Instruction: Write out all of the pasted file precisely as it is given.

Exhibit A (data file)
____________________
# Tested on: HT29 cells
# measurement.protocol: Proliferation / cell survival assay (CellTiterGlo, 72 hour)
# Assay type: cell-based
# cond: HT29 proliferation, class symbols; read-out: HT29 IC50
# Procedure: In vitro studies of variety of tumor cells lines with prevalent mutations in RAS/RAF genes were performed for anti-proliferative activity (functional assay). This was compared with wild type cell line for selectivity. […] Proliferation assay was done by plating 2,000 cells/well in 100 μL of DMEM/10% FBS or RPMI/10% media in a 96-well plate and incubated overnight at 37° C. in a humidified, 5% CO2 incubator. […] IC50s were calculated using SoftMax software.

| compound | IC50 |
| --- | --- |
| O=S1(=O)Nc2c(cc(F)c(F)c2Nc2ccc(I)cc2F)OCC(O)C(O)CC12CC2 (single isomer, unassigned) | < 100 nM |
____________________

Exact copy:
# Tested on: HT29 cells
# measurement.protocol: Proliferation / cell survival assay (CellTiterGlo, 72 hour)
# Assay type: cell-based
# cond: HT29 proliferation, class symbols; read-out: HT29 IC50
# Procedure: In vitro studies of variety of tumor cells lines with prevalent mutations in RAS/RAF genes were performed for anti-proliferative activity (functional assay). This was compared with wild type cell line for selectivity. […] Proliferation assay was done by plating 2,000 cells/well in 100 μL of DMEM/10% FBS or RPMI/10% media in a 96-well plate and incubated overnight at 37° C. in a humidified, 5% CO2 incubator. […] IC50s were calculated using SoftMax software.

| compound | IC50 |
| --- | --- |
| O=S1(=O)Nc2c(cc(F)c(F)c2Nc2ccc(I)cc2F)OCC(O)C(O)CC12CC2 (single isomer, unassigned) | < 100 nM |